What attracted me to drifting...?
I guess it was all the big elements, but the biggest one was definitely the Style.
This image I took from a visit to Tsukuba Circuit Japan in 2003 was amazing. I was blown away by the cars of D1 Drift and the Style was awesome. Suzuki's FC was a favourite.
Looking back the speeds / angles and style were nothing like today's standards. Cars of 400hp were winners. These days you need 1400hp but the style element of creating something cool is still present.
One my later visit's to Seven's Day at Tsukuba in 2013, I could view the full awesomeness of the drift scene, from high performance street cars to D1SL and Full Tune D1.
Lets take a look at the elements that attracted me to drift.
Straight Line Speed
This has always been a factor in Drift. The more speed you have, the longer the braking slides are under brakes and simply the more dynamic you can be.
Japan's Autopolis circuit was famous for a very high speed entry, It was a much loved D1 event that raised the skill level of many.
Initiate the drift.
After building speed a serious flick / feint / clutch kick / handbrake or whatever style you use to unbalance the car will create a dynamic change of direction. Allowing the rear to break loose and the drift to start.
This is always a judging point as the more aggressively the drift starts, the more skill and setup you need to control the car. A car that changes direction slowly will always be less dynamic that one that pivots quickly.
Usually at the end of a long / or short straight, you can hold the e-brake and or full brakes to wash off speed at angle.
This is one of the harder things to master in drifting. As of course the risk is high braking from full speed.
This photo is braking from around 160kph.
On smaller circuits, don't be afraid to throw the car at any corner, locking up the rear gives us one of the defining style elements of drift. That locked rear wheel, car sideways and front wheels rolling into the apex.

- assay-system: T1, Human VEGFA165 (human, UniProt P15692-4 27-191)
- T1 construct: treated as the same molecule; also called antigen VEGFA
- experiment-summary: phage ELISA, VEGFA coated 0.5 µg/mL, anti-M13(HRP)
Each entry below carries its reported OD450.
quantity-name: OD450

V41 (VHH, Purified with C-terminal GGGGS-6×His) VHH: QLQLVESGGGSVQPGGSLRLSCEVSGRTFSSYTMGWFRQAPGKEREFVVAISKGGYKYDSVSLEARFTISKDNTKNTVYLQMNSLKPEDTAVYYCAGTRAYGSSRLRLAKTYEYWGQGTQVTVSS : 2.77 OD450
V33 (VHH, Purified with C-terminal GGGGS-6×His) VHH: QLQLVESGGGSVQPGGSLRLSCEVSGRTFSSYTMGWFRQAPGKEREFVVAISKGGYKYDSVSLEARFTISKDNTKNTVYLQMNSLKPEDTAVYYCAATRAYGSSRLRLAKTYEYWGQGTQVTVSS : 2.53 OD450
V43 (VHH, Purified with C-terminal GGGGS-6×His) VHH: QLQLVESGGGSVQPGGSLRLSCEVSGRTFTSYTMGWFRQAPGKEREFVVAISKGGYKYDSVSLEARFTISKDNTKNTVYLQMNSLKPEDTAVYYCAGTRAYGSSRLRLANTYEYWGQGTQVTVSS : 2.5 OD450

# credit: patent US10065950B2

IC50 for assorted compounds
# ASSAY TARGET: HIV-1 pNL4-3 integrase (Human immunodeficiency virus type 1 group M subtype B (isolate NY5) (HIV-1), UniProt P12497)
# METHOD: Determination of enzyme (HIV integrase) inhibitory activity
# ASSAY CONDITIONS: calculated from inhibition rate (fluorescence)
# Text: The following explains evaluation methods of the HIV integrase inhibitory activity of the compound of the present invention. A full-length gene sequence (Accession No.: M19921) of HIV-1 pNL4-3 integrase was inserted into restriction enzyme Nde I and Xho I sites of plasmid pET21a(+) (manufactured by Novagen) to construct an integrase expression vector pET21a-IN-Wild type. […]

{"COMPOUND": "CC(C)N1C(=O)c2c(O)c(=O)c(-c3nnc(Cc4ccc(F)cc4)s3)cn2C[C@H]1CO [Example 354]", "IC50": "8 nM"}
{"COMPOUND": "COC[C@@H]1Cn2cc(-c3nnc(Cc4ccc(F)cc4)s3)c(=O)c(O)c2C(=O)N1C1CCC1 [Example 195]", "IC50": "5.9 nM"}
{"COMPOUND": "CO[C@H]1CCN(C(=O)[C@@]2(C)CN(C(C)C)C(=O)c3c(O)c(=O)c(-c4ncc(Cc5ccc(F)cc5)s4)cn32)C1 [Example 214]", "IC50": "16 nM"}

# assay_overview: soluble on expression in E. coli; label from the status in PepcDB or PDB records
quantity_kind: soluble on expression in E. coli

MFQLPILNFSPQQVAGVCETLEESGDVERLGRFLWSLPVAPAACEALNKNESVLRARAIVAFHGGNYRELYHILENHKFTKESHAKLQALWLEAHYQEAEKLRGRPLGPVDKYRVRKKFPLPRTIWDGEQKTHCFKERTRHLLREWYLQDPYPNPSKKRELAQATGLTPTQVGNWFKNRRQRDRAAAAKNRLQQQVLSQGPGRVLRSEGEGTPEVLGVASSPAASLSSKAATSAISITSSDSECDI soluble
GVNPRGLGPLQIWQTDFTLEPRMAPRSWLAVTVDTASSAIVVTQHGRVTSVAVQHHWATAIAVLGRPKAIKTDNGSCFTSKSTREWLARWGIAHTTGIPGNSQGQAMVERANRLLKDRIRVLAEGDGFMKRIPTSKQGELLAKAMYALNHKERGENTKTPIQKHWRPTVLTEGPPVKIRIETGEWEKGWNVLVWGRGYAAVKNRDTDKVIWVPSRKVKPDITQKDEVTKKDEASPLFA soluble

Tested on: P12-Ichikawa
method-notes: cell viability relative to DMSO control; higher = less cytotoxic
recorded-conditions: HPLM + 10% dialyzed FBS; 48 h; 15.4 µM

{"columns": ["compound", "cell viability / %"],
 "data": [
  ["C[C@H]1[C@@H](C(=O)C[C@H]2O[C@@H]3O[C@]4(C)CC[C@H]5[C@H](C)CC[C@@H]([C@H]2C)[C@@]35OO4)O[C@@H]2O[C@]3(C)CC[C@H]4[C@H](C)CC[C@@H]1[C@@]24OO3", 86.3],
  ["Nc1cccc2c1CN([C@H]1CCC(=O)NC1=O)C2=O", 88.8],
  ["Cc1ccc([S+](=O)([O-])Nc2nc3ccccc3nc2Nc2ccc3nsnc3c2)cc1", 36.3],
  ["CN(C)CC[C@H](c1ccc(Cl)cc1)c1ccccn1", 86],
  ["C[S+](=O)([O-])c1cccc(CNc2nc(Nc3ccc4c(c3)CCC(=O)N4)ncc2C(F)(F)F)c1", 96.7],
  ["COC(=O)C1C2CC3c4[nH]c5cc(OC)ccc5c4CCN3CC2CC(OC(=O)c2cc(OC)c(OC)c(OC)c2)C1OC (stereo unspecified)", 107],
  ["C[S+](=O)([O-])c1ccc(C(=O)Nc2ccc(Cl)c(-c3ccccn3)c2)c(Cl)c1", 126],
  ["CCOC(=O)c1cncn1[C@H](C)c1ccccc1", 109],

once the beast is at the apex point of your drift line. Simply stand on it! Then balance the power for the length of the corner.
Whether a slower corner or high speed one. Drifters always tend to head for the outer edge of the track far from the fastest line, to the most dangerous or enjoyable line.
If there is an in clip. you can be sure the drifter's are all over it. Balancing the throttle to generate that all important....
Angle is something we need to watch in these images. About 45 degrees on a regular car is about all you need while in most drift situations. Only under huge braking will you get it up to 90 degrees for a very short time. Back entries are realistically limited unless you can build enough speed and have enough distance for it.
Constant angle will rarely be more than 45 degrees to the direction of travel. New machines have 75 degree steering capabilities mainly for spin prevention and big entry situations.
But in any case. We should watch as much content as possible and replicate what you like.
As stated above, Drifters love life on the edge. The edge of the circuit, one wheel on the grass, the wing over the wall,
Slight contacts are proud scars and this dynamic agility to control something that is near the dangerous edge or crosses over to within inches of crashing defines a great driver.
This is the skill that makes a great driver an amazing driver. To do all of the above things within inches of another car is what drifters live for.
Tandem competition is about replicating or bettering the opponents, Speed, Line, Angle and Agressive Agility.
Group drifting takes a little of the agility away with the need for car preservation, About 2 feet compared to 2 inches of proximity will keep you lapping for the full tyre life.
This style embodies the keep drifting fun mentality. So it does loose some of the absolute dynamic styles that we may see.
So whether you like full competition style or just playing. Drift will always attract attention. If you are missing some elements, start to try to build some different driving styles into your RC drift.
Try all the elements.